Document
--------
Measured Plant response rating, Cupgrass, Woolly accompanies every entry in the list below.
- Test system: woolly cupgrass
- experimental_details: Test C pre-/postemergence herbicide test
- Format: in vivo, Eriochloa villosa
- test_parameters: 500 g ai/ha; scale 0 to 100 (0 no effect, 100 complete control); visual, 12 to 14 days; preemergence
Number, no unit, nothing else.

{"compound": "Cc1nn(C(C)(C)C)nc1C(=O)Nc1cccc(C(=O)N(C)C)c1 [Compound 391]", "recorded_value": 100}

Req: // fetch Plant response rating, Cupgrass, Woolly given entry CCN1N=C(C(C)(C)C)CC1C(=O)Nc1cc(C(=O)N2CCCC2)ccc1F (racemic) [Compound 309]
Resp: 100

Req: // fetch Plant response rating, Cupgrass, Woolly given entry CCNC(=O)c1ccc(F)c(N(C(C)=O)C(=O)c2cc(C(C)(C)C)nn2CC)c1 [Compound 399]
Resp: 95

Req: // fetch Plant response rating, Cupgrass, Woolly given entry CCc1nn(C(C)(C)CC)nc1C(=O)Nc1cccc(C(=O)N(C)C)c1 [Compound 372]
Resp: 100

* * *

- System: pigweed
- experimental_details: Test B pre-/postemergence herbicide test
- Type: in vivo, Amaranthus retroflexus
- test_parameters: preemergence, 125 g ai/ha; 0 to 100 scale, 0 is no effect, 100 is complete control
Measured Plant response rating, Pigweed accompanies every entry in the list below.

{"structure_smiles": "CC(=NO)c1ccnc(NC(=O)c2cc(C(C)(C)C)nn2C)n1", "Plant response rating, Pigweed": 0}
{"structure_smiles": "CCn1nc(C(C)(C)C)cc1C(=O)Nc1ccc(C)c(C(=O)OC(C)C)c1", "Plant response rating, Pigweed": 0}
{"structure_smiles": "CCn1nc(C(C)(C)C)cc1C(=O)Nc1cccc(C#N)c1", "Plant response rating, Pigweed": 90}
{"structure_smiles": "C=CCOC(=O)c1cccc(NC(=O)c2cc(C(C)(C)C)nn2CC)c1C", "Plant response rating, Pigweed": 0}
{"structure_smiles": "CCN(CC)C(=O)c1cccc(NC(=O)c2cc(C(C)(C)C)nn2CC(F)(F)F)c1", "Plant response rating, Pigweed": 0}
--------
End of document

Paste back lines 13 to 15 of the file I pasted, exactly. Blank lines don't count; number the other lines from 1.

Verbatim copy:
Resp: 100

* * *

- System: pigweed